in Scott’s unit was to present the soldier who was “getting short” (leaving in 60 days or less) with a clip from the barracks curtain. The soldier would wear the clip so everyone would know he was a “short-timer.” Before being allowed to leave, the soldier was given a checklist. He would go to every department and get the items on the list checked off to show he didn’t owe anything. “From there, you’d go to the reenlistment office where they’d talk to you about re-upping. I walked in, handed them the paperwork. There was no discussion. I didn’t want to reenlist!”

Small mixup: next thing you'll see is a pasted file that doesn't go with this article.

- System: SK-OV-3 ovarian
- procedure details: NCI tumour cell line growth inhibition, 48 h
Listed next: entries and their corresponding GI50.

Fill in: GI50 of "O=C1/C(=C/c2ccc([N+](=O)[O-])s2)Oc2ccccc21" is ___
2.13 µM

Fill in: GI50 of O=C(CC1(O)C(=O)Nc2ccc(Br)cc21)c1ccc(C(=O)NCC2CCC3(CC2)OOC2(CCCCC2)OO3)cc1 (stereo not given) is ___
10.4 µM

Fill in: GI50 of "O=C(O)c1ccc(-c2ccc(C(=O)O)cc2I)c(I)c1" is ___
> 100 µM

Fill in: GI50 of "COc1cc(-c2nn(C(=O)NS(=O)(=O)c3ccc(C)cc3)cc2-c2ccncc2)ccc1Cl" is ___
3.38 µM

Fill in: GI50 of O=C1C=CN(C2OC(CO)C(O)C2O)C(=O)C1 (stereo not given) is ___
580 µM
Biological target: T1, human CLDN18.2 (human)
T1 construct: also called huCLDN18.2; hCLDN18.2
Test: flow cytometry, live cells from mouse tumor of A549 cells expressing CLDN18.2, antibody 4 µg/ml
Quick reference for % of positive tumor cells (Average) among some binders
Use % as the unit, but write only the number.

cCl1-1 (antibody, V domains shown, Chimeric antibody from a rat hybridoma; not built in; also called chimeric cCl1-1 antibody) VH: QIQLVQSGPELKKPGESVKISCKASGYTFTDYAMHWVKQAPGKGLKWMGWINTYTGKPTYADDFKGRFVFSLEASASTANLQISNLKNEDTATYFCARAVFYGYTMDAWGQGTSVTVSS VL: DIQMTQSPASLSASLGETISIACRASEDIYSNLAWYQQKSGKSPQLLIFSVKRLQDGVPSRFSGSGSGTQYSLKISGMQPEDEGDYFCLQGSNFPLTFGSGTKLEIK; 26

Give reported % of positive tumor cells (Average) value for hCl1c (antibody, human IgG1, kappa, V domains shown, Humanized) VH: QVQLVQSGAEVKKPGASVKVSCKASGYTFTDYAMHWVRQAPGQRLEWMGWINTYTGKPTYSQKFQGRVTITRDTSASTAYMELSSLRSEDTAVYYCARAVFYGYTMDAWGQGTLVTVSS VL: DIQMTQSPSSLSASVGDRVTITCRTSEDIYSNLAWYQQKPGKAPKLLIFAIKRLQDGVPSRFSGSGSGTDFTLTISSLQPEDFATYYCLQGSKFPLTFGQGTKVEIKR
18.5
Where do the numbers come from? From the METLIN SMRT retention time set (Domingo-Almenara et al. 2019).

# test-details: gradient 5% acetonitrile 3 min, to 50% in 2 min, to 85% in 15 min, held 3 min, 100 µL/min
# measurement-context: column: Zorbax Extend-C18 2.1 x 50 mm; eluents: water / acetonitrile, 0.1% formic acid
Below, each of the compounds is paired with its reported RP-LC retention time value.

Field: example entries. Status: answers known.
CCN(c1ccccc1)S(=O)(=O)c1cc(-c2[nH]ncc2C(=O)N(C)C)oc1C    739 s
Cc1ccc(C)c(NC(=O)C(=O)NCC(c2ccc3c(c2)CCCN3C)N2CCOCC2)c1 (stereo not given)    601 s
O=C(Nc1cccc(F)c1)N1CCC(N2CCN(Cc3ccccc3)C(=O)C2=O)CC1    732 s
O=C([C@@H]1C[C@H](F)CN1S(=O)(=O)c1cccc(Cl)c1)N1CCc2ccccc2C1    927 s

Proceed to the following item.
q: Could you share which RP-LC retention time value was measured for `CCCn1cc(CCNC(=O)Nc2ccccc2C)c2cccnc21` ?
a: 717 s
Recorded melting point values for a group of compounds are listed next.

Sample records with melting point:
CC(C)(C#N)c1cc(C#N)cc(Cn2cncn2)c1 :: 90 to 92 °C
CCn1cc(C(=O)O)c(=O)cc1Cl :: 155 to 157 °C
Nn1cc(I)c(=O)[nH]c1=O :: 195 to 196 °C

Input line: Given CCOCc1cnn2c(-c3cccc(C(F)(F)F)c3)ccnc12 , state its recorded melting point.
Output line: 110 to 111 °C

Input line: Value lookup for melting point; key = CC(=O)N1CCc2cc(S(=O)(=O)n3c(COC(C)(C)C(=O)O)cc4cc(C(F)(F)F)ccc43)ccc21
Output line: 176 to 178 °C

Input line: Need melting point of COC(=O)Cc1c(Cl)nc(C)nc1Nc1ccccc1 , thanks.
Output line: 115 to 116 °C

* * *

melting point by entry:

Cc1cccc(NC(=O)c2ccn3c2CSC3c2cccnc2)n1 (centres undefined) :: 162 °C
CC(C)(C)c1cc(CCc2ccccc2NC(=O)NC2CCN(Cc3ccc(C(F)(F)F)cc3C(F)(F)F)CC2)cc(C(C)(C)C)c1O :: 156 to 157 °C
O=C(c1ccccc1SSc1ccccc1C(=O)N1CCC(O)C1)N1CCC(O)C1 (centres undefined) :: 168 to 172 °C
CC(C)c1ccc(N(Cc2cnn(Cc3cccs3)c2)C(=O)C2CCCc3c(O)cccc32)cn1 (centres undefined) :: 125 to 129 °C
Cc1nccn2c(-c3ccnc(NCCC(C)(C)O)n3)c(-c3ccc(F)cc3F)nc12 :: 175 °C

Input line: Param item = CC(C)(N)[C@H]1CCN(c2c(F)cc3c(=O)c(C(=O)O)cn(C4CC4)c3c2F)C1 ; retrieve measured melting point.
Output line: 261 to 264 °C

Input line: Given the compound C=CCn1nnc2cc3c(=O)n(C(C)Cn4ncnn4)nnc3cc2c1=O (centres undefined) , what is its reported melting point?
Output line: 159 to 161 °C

Separation Checklist

Scott left the building and signed out. He had his duffel bag over his shoulder and as he was walking down the stairs to go to the train station he heard, “Leaving us Holman?” It was the 2nd Lieutenant wearing civilian clothing. This man was particularly disliked by the men in Scott’s unit. “Let me ask you one question. Are you the one who smashed my windshield?”  At some point, earlier on, his windshield had been smashed. According to Scott, “A Howitzer shell was thrown out the window at the Lieutenant’s vehicle, but it missed. So, it was picked up off the ground and thrown into the window.” The Lieutenant suspected Scott but was unable to get the necessary signatures against him. “Sir, I have no idea,” Scott replied. “He got so pissed!”

Deactivation of Scott’s unit.